Wed, October 31 2012

Your gut is more generous than your brain

Katya Andresen's avatar

Author, Robin Hood Marketing

Filed under:   Fundraising essentials •

The Science of Generosity has shared some interesting new research from Harvard that says our gut instinct is to be generous. 

The first instinct of humans is to contribute to the greater good at their own expense.  It’s only when we stop and reflect that we become greedy.

According the Boston Globe, which covered the research originally published in Nature, “The research lays bare a sort of tug-of-war that takes place in our minds between two cognitive systems: one that is quick and intuitive and spurs us to cooperate, and another that is slower, rational, and leads us to act self-interested.”

Researcher David Rand said people participating in a series of experiments were most generous when making snap decisions about how much to give or when they were asked beforehand to remember times when emotion had guided them to a good decision.

When people were given more time to think - and to reflect on times when emotional decisions weren’t good ones - they gave less.

This is just the latest research which shows the more you make people think, the less they give.

In fact, researchers have tried to figure out if you can strip emotion and parochialism from donation decision making and get people to think more objectively.  Michaela Huber, Leaf Van Boven and Peter McGraw have looked into whether you can get people to stop being ruled by impulse and stop identifying with individual victims.  After all, many people say they want to be objective and focus their help on the severity of suffering rather than emotional reactions.  But can they?  The researchers tried a bunch of things to shift giving from the heart to the head, including a “cooling off” period before donors give and asking people to be more mindful of the influence of their personal beliefs.  None had earth-shattering results – and these acts tended to lower giving.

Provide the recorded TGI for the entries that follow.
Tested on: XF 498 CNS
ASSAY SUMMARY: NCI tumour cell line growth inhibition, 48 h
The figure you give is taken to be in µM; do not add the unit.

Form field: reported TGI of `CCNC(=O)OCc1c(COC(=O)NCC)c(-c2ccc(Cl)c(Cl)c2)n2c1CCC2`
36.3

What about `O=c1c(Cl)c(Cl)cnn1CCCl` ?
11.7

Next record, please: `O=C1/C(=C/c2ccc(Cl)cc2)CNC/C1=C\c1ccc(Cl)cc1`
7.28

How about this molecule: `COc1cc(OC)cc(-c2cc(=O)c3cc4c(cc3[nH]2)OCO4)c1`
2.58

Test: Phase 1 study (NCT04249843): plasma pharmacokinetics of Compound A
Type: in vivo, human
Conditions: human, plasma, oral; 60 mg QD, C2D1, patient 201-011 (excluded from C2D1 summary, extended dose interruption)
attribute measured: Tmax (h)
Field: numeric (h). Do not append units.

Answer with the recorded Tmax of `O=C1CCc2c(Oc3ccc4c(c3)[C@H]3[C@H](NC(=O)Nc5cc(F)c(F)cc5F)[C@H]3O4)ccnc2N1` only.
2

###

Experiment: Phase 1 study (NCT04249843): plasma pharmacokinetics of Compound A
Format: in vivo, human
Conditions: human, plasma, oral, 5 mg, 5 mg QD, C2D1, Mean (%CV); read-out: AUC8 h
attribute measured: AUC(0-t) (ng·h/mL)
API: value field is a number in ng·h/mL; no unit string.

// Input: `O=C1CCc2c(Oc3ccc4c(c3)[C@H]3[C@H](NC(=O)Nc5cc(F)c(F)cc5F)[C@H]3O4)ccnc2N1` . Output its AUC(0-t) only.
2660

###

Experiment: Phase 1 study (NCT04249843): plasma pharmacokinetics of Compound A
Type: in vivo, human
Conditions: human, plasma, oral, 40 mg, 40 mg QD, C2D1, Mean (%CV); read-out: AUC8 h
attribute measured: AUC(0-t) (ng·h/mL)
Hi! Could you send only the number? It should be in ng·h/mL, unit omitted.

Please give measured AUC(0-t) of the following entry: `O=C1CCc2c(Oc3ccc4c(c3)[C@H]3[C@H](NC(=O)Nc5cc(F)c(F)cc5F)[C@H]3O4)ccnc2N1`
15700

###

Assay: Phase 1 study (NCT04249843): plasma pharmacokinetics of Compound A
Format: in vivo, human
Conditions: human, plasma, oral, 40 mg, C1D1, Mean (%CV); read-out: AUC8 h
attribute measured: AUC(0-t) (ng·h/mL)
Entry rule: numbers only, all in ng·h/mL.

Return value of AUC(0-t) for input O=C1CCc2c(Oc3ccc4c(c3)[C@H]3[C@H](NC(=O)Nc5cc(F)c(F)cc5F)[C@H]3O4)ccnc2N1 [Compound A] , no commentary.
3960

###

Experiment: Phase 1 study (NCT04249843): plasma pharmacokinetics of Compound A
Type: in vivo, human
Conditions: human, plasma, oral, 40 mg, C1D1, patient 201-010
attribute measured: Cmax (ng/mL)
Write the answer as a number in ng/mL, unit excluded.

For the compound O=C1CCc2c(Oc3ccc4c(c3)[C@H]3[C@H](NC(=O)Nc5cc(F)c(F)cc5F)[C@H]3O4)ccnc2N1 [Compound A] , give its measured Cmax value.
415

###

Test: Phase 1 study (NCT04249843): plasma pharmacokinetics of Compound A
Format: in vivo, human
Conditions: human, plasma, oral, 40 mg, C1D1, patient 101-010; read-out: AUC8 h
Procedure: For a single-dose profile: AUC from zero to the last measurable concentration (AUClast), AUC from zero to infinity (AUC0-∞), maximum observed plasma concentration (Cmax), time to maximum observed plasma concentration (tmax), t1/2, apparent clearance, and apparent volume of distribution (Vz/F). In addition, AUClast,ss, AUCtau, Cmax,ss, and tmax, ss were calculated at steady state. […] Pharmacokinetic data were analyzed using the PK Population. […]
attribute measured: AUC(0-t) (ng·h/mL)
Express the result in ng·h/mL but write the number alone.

As researcher Daniel Oppenheimer has told me before: “Crafting solicitations that appeal to human psychology can feel manipulative at times, which is why it’s important to remember people really do want to give.  They like giving; it makes them happy; it provides meaning.  When we help people give, we’re not just assisting charities and the causes that receive the money—we’re also helping the donors.”

So ask people to help.  And make it snappy!

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